Braves relief pitchers have been dropping like flies. One idea floating around was that they’d make do with a short pen until Brandon Beachy comes back in a couple of weeks, move Kris Medlen back to the pen where he has spent a lot of time and carry on. Then Kris Medlen got hurt last night so it’s on to plan B. Assuming it wasn’t plan A all along: They’ve called up Alex Wood from Double-A Mississippi.
Wood was the Braves’ second round pick last season and he’s an interesting fellow. A 22 year-old lefty, the 6’4″ Wood has but 23 games under his belt across the Sally League and Double-A. In that time, however, he’s put up a 1.72 ERA while striking out a batter an inning, all as a starter.
An intriguing guy to watch. If, for no other reason, than how he does may go a long way toward determining whether Atlanta will be looking for bullpen help at the deadline.
Major League Baseball just announced that it has approved a roster substitution for the Milwaukee Brewers due to the ankle injury sustained by Gio Gonzalez: right-handed pitcher Zach Davies will take his place. In accordance with league rules, Gonzalez will be ineligible to return if the Brewers make it to the World Series.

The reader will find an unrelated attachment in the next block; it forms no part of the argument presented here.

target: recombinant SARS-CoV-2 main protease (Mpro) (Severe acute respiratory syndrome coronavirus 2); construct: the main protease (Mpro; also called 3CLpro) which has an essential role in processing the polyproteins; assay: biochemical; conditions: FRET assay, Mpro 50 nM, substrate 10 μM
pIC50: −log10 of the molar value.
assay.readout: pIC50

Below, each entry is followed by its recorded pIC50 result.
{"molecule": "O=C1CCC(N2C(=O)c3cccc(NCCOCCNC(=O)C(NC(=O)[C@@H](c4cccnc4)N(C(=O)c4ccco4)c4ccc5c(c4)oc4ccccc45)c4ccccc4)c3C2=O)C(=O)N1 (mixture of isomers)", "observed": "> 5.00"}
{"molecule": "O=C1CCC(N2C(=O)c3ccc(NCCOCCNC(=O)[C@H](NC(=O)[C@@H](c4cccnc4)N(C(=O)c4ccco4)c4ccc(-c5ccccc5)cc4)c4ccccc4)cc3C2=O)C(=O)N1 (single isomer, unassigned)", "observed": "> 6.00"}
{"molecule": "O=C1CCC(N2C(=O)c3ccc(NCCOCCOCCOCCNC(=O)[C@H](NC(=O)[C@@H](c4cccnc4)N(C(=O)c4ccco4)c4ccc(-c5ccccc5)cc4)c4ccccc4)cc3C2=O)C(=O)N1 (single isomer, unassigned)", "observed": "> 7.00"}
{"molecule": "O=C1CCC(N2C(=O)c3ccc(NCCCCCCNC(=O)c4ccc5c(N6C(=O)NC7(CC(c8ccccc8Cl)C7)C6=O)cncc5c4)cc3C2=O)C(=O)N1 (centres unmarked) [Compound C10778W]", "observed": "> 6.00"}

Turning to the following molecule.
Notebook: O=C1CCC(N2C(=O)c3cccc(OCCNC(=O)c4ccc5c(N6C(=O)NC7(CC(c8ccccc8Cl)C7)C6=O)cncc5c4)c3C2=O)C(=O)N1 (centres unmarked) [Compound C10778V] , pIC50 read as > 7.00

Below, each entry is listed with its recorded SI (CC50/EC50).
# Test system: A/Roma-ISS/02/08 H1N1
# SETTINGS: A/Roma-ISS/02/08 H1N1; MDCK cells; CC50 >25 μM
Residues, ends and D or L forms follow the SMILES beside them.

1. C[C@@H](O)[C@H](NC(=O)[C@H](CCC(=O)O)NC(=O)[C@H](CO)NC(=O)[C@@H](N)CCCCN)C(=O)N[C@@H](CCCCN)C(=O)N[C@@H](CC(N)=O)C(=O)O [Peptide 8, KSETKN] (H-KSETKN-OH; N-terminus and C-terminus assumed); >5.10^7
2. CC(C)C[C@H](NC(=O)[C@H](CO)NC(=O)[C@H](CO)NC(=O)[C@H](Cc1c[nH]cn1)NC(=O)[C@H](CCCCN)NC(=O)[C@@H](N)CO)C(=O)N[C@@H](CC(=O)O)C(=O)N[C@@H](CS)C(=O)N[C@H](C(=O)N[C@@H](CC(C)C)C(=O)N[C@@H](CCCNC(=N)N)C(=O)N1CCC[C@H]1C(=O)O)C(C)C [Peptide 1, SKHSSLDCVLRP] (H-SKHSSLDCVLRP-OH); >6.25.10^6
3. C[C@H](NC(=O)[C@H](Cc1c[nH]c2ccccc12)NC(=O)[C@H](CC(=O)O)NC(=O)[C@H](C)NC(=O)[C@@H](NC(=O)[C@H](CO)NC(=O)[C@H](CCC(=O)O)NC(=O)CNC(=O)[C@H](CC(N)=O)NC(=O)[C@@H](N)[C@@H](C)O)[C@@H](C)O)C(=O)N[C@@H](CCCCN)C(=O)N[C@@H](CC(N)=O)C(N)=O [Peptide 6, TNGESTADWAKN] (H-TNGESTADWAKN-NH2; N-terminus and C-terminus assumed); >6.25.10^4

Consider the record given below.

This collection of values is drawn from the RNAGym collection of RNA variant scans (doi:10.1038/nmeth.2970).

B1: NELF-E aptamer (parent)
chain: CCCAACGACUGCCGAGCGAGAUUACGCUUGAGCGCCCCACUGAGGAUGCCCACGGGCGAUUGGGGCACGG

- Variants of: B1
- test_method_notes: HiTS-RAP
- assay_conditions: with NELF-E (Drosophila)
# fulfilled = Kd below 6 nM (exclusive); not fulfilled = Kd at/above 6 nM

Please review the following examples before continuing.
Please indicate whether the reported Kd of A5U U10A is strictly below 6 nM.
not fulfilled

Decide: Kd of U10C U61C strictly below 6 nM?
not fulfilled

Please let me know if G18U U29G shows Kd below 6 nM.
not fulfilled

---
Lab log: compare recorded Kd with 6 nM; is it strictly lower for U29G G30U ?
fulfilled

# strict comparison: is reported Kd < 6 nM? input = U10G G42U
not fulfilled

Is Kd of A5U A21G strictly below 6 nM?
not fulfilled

That rule is designed to prevent roster gamesmanship such as having a pitcher fake an injury after he’s done being used in an effort to give a team a fresh arm in a short series. A second layer on that is an independent consult with the league, which may approve or disapprove the request based on the specific facts and circumstances of the case. In this case, Dr. Gary Green, MLB’s Medical Director, confirmed Gonzalez’s injury after communicating with the Brewers’ evaluating physician. Not that anyone can really suggest that Gonzalez was faking. The dude’s ankle went sideways.
That being said, this is a benefit to the Brewers at least for the short term. Davies did not have a fantastic season, going 2-7 with a 4.77 ERA in 13 starts and failing to make the Brewers’ initial postseason roster, but he is fresh — he hasn’t pitched since September 28 — which could prove very useful for Craig Counsell and the Brewers after last night’s 13-inning game.